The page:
Arkansas angler and fishing expert Billy Murray shares his extensive knowledge of the Diamond Lakes of Arkansas
Walker spent several hours last week explaining the rationale for the move and wondering why I'd see anything amiss. I was not alone, however. I learned bells had gone off in the negotiating process at the Arkansas Building Authority because Mays' future ownership wasn't disclosed when the lease negotiations first began. Rent there is going to increase to about $782,000 a year when the building is expanded for more of Walker's offices.
Walker said friendships are routine in state business deals (true, which doesn't mean appearances are unimportant.) He also said he and Mays believe they are being singled out because they are black. Walker even defended the deal on the ground of race. He said there were only a bare handful of black investors benefitting from state real estate business and he thought black ownership should be encouraged.
Turns out Walker had helped black ownership — Mays specifically — more than I then knew.
It's the same set of circumstances as with the 525 W. Capitol Avenue building, soon to be expanded for Walker's Rehab Division. In 2008, Walker's department negotiated a lease for a building that a Mays-related LLC bought after the state lease was completed.
Walker moved a Rehabilitation Services office from Sherwood to 1401 Main in North Little Rock in 2008. Anne Laidlaw, head of the Arkansas Building Authority, said she couldn't remember the circumstances except there was an urgency to the move. The Authority reported June 12, 2008 on three other proposals it had solicited for space that had to be ready for occupancy June 30. It passed up two cheaper offers and chose to lease 4,000 square feet at $15 per square foot, or $60,000 per year, from TIMA Investments.
TIMA is an LLC whose registered agent is May's law partner, Arkie Byrd. Its address is Mays' law office. Real estate documents list Mays, who signed them, as a "member" of the LLC. Mays himself signed the required disclosure form on whether anyone at the business was a state official. Mays' form said no one was, though in 2008 he'd been serving for two years by then on the Arkansas Claims Commission in a paid slot, appointed by Gov. Mike Huckabee.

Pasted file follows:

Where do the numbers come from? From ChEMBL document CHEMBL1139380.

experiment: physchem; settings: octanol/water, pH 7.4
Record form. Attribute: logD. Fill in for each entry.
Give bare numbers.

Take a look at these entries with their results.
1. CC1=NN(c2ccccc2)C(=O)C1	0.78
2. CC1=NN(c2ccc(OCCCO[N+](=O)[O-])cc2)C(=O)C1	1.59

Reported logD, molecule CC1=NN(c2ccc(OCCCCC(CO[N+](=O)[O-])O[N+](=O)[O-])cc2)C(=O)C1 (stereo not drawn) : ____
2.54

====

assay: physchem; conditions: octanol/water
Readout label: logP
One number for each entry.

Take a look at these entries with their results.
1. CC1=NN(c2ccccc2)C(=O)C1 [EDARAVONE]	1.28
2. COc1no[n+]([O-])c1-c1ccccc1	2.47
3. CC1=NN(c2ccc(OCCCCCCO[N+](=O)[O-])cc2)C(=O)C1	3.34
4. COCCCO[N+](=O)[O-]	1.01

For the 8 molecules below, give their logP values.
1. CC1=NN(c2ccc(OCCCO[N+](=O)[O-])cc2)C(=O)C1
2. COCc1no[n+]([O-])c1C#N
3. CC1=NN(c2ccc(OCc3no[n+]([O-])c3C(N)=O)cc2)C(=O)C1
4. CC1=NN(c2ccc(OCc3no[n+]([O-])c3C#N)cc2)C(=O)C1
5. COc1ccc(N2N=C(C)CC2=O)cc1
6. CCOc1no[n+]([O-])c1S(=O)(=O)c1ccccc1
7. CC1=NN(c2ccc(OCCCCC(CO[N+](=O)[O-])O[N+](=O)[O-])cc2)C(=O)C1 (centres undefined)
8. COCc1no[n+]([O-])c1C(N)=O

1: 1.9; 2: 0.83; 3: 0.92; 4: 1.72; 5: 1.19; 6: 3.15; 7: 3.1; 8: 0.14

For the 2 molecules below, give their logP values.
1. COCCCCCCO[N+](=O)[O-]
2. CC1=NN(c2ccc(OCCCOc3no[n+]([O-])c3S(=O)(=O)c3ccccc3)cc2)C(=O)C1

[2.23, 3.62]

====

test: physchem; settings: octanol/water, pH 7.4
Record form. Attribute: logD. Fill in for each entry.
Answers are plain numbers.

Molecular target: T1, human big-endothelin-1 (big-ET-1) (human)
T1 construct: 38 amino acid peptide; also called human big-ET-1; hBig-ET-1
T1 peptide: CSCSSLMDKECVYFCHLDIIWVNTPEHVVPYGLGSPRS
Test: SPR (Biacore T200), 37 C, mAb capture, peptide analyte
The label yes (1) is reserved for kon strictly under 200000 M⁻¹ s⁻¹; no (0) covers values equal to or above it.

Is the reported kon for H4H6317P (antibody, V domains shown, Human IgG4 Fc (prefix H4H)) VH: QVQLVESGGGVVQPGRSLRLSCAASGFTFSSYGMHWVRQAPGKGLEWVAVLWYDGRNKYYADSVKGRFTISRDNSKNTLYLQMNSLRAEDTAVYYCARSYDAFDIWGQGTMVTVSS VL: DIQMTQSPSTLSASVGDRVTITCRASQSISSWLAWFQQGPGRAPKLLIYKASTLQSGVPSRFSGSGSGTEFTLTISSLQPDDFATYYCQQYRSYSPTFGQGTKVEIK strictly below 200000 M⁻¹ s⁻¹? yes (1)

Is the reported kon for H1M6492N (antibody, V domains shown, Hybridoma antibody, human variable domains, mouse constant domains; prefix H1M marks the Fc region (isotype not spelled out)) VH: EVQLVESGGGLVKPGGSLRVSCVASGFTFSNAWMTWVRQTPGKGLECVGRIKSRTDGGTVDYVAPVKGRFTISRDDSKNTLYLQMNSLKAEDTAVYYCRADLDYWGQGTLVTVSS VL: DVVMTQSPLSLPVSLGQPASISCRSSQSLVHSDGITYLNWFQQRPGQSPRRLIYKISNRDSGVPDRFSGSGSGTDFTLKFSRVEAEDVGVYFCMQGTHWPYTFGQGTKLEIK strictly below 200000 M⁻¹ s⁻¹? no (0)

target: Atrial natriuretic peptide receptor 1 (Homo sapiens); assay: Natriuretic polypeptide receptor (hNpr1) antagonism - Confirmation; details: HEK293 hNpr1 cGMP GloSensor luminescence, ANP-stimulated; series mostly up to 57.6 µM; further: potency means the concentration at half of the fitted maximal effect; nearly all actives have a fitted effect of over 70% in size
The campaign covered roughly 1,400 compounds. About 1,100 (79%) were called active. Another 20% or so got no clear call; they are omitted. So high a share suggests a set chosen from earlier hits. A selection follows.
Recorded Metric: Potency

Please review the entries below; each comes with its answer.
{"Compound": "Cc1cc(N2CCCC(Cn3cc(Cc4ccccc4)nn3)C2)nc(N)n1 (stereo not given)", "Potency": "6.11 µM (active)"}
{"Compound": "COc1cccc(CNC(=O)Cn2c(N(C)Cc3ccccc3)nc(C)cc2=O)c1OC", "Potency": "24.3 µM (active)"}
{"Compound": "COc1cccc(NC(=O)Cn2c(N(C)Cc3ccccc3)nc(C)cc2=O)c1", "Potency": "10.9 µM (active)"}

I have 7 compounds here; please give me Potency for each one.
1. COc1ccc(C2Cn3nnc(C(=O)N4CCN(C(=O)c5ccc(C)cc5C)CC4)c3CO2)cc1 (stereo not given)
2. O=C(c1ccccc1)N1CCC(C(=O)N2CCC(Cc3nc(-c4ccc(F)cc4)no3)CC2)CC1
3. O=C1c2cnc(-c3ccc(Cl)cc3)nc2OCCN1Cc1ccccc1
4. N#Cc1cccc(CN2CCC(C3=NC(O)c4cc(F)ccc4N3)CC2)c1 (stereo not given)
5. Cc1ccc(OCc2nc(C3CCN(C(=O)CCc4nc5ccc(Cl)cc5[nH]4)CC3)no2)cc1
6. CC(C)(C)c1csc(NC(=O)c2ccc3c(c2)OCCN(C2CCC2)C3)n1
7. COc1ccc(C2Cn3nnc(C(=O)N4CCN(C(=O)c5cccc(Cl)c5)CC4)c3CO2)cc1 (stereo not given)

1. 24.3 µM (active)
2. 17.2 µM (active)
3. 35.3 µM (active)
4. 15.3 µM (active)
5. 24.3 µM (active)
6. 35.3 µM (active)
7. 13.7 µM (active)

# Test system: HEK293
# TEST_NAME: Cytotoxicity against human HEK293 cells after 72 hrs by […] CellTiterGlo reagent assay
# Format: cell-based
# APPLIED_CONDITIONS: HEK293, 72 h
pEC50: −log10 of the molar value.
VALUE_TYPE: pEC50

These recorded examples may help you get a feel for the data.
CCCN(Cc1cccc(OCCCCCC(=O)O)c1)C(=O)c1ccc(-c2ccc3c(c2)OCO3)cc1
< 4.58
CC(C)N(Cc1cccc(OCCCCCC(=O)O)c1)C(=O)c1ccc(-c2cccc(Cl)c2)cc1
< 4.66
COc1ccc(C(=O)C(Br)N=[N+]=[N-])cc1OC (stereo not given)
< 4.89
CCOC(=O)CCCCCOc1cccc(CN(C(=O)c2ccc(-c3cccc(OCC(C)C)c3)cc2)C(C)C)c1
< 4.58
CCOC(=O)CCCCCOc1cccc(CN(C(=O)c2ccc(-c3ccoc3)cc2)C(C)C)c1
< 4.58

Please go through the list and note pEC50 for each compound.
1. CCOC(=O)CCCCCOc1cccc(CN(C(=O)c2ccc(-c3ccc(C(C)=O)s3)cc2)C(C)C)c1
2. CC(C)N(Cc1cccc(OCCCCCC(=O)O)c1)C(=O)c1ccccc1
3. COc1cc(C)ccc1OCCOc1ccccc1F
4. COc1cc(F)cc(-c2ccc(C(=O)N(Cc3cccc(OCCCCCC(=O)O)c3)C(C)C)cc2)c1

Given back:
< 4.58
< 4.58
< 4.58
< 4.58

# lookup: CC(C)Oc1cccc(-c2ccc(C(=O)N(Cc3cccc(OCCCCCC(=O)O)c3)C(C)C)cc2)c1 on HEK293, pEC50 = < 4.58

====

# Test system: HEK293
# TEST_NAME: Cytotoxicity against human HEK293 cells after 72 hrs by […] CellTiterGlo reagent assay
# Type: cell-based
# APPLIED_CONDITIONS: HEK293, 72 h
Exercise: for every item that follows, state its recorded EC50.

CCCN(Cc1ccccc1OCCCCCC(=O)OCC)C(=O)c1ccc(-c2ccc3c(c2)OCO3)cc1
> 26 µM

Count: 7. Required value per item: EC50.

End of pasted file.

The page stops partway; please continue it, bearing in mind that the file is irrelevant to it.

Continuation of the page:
County records show Mays acquired the former church building June 26, 2008 for $325,000 anda state lease, previously arranged, began four days later for $60,000 a year. He pledged the rents as collateral on his mortgage with Centennial Bank. The lease had been completed, working through Colliers International, which also handled the Capitol Avenue transaction, on June 19, 2008. To repeat myself: As with the Capitol Avenue building, Walker worked out a six-year lease deal on a building that his friend's LLC later bought, supported by the collateral of a guaranteed state lease. The lease on the North Little Rock building increases to $15.45 July 1, 2012.
Walker told me last week that he didn't understand why I would ask questions about the arrangement. I said, well, I'd like to buy a building knowing beforehand that I had a solid state lease in my pocket to guarantee cash flow.
Walker has not returned my calls so far. An assistant said he was out of the office. (He actually has two offices, one in a building on the Capitol mall, the other an expansive former executive suite with big screen TV in the former Arkansas Baptist Convention building on West Capitol. (He emphasized that the handsome furnishings in the office were supplied by him, not the state.) When I was with him last week, he told me Mays had said he would not call me because he believed I was singling them out on account of race. It's irrelevant, but this isn't the first public building deal I've written about and white men were involved in most of the rest. I sent Mays an e-mail about this deal as well, but he hasn't responded.
I hope to talk to Walker more and not just about real estate. Employees of his agency called and wrote me after my tour of his buildings last week. They wanted to dispute arguments he'd made for the Rehab consolidation, saying there was no benefit to two disparate operations (one oriented more to client services, the other more administrative) being housed at one location with increased rent. They also disputed his description of conditions in a building vacated in Riverdale and said the move of Rehabilitation Services offices from Corporate Hill would create parking difficulties for clients in the new Capitol Avenue quarters. The parking acquired there is a fenced lot for employees. Clients must park at metered spaces on the street.
Walker and Mays are right about several things. Many political insiders have profited from the state's enormous leasing business over the years. State investment in downtown real estate is of value to the community. Investors shouldn't be excluded on account of race, nor unfairly scrutinized for that reason. Nor should race, or any other factor, give anyone a free pass when friends do business with public money.
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